LOVE STORY (1970)
THE COUPLE: Boho chick Jenny Cavalleri (Ali MacGraw) and insufferable preppie bastard Oliver Barrett IV (Ryan O’Neal)
WHICH ONE DIES: She does
Though SWEET NOVEMBER may have laid the foundation for our popular post-Vietnam conception of tragic cinematic romances, LOVE STORY is the movie that built a grand and glorious temple on top of it. In many ways, it’s essentially SWEET NOVEMBER but with coeds and WASPier protagonists (Ryan O’Neal somehow manages the feat of coming off whiter than Anthony Newley, who was born in England). Were it not for the fact that author Erich Segal —formerly a college professor — loosely based the leads on a pair of his former students, audiences familiar with both films could be forgiven for assuming that this was a cash-in. Again, we’ve got a boho-girl lead in the form of Ali MacGraw’s Jenny, a quick-witted, foul-mouthed, sarcastic-but-sweet working-class girl who preaches atheism but refuses to take off the cross that her mother gifted to her before passing away. Again, our male protagonist is an upper-crust, up-tight, up-his-own-ass guy, this time a preppie grad student named Oliver. Again, they fall in love and teach one another things about life; and, again, she buys it from an unnamed terminal illness that’s probably cancer. Apparently, love means never having to say you’re sorry and a tragic romantic drama means never saying what your heroine is dying from. While SWEET NOVEMBER was a cult success, this one was just plain a success. Like many subsequent films to follow, LOVE STORY was a critical whipping post but a cultural touchstone. While Harlan Ellison called it “shit,” Newsweek called it “contrived,” and Judith Christ called it “Camille with bullshit,” audiences flocked to it in such droves that, adjusted for inflation, it’s still one of the highest grossing movies in history. (Notably, the only popular figures comfortable with voicing their love for the movie were Roger Ebert and, improbably, Richard Nixon; take from that what you will). This is the movie that Nicholas Sparks will forever be indebted to.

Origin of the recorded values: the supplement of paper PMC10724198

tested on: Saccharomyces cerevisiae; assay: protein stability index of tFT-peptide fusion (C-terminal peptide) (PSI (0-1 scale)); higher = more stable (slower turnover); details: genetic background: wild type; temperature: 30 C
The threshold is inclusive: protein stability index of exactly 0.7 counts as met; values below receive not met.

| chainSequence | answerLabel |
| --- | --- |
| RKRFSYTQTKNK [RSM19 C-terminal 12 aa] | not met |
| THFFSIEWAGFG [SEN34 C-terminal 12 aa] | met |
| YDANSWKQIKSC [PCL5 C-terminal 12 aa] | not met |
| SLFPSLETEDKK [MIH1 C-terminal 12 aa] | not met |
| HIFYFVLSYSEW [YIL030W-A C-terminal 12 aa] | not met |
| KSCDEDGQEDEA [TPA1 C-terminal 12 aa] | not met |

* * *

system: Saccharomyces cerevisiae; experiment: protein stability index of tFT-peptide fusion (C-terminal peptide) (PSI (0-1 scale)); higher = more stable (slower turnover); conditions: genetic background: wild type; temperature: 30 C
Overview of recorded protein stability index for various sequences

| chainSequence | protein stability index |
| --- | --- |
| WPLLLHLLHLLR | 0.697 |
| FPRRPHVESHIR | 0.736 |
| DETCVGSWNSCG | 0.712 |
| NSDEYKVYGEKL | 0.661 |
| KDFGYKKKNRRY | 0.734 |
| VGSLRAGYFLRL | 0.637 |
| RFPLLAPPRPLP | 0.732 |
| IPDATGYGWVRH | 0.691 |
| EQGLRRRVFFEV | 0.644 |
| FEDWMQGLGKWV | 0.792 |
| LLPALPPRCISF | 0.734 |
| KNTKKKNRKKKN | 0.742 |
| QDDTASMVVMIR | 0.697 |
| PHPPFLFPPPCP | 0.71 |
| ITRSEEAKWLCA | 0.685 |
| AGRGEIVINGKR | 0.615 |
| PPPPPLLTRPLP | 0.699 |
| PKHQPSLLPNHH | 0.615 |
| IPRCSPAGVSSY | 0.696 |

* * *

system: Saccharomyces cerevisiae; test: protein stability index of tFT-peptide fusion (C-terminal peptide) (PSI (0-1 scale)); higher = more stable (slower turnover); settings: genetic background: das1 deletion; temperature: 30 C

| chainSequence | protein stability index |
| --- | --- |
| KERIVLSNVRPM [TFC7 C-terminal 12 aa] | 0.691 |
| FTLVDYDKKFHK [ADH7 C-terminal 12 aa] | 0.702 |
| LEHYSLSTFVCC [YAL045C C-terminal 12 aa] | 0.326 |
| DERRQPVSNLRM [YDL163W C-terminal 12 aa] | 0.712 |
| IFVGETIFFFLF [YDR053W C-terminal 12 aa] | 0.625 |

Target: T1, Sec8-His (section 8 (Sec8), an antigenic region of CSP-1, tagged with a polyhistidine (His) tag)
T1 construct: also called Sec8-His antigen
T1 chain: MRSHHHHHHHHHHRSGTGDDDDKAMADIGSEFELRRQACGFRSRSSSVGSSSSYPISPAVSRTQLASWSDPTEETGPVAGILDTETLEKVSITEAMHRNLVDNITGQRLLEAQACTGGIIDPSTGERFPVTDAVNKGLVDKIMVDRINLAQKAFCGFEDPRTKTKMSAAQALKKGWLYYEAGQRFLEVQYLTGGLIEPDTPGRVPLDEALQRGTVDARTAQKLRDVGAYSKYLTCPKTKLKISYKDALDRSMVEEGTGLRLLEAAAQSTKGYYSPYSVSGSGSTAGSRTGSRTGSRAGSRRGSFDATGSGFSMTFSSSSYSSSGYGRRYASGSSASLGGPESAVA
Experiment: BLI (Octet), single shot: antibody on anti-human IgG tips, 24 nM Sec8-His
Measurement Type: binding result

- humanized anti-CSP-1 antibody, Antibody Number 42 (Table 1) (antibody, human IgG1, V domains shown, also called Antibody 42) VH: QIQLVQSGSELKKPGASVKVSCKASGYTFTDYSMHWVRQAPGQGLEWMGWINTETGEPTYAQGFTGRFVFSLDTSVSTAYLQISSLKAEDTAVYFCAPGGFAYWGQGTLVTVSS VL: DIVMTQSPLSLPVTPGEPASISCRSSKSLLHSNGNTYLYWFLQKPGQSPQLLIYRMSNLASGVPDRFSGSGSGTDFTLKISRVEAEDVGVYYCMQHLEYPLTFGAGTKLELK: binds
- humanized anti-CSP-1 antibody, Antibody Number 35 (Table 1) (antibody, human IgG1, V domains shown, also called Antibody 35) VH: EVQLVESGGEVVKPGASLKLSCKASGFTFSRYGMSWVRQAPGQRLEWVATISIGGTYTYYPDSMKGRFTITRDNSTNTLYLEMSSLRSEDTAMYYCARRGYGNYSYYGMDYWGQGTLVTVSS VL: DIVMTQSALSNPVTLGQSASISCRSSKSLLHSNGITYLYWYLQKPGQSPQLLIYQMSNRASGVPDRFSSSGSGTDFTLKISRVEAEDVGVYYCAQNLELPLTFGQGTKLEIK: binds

STEALING HOME (1988)
THE COUPLE: Free spirited older-girl Katie Chandler (Jodie Foster) and baseball-playing everyman Billy Wyatt (William McNamara)
WHICH ONE DIES: She does